Surface modification of pig endothelial cells with a branched heparin conjugate improves their compatibility with human blood
AuthorBongoni, AK; Salvaris, E; Nordling, S; Klymiuk, N; Wolf, E; Ayares, DL; Rieben, R; Magnusson, PU; Cowan, PJ
Source TitleScientific Reports
PublisherNATURE PUBLISHING GROUP
AffiliationMedicine and Radiology
Document TypeJournal Article
CitationsBongoni, A. K., Salvaris, E., Nordling, S., Klymiuk, N., Wolf, E., Ayares, D. L., Rieben, R., Magnusson, P. U. & Cowan, P. J. (2017). Surface modification of pig endothelial cells with a branched heparin conjugate improves their compatibility with human blood. SCIENTIFIC REPORTS, 7 (1), https://doi.org/10.1038/s41598-017-04898-w.
Access StatusOpen Access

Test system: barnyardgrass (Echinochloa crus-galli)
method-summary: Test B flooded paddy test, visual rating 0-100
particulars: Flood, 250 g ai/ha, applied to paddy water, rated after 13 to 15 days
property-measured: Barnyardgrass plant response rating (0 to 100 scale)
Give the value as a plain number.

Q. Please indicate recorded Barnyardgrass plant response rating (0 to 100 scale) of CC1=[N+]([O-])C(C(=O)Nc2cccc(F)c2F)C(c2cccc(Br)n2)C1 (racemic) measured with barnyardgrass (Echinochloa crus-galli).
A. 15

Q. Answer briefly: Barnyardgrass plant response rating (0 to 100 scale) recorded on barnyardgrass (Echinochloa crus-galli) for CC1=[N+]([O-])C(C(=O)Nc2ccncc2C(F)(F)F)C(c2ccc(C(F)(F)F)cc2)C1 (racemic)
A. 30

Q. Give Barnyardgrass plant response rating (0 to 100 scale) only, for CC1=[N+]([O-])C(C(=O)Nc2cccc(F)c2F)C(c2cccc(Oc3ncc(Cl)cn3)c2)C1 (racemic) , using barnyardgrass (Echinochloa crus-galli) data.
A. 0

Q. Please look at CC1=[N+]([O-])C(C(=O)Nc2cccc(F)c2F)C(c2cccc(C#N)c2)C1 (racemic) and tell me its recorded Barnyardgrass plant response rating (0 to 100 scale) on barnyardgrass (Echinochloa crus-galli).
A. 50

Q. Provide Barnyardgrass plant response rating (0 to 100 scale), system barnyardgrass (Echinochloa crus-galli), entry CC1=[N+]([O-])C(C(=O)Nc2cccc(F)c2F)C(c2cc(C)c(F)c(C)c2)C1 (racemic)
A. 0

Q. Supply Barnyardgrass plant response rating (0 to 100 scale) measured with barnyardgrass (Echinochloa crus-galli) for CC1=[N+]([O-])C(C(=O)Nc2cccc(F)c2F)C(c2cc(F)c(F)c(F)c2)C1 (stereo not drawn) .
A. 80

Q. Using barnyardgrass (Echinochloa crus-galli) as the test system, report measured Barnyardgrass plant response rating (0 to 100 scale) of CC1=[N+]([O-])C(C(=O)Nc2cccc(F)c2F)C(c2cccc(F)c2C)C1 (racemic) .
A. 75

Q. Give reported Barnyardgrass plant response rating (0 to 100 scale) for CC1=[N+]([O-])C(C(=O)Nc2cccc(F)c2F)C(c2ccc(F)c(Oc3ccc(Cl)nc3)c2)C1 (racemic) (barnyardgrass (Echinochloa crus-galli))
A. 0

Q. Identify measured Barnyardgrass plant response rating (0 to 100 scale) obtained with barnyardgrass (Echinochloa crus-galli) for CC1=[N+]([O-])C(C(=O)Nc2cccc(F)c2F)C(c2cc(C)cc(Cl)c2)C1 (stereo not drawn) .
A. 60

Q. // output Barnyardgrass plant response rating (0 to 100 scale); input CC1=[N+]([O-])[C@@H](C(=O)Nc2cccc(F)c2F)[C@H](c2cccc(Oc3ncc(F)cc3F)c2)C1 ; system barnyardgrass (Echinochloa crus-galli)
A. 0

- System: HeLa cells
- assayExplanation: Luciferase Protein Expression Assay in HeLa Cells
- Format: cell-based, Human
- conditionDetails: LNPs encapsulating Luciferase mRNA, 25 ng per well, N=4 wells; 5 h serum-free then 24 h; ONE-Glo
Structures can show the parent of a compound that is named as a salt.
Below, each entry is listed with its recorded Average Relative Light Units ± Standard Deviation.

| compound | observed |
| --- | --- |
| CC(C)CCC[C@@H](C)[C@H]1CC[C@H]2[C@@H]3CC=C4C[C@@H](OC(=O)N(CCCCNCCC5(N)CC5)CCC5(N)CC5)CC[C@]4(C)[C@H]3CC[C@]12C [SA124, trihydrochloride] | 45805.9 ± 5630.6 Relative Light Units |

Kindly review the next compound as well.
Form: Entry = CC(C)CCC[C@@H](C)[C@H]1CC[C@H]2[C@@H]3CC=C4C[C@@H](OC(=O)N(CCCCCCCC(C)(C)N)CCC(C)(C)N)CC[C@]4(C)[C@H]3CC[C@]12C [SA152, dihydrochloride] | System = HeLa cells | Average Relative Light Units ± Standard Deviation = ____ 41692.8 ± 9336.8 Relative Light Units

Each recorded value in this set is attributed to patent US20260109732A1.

Corline Heparin Conjugate (CHC), a compound of multiple unfractionated heparin chains, coats cells with a glycocalyx-like layer and may inhibit (xeno)transplant-associated activation of the plasma cascade systems. Here, we investigated the use of CHC to protect WT and genetically modified (GTKO.hCD46.hTBM) pig aortic endothelial cells (PAEC) in two pig-to-human in vitro xenotransplantation settings. Model 1: incubation of untreated or hTNFα-treated PAEC with 10% human plasma induced complement C3b/c and C5b-9 deposition, cellular activation and coagulation activation in WT and GTKO.hCD46.hTBM PAEC. Coating of untreated or hTNFα-treated PAEC with CHC (100 µg/ml) protected against human plasma-induced endothelial activation and damage. Model 2: PAEC were grown on microcarrier beads, coated with CHC, and incubated with non-anticoagulated whole human blood. Genetically modified PAEC significantly prolonged clotting time of human blood (115.0 ± 16.1 min, p < 0.001) compared to WT PAEC (34.0 ± 8.2 min). Surface CHC significantly improved the human blood compatibility of PAEC, as shown by increased clotting time (WT: 84.3 ± 11.3 min, p < 0.001; GTKO.hCD46.hTBM: 146.2 ± 20.4 min, p < 0.05) and reduced platelet adhesion, complement activation, coagulation activation and inhibition of fibrinolysis. The combination of CHC coating and genetic modification provided the greatest compatibility with human blood, suggesting that pre-transplant perfusion of genetically modified porcine organs with CHC may benefit post-transplant xenograft function.
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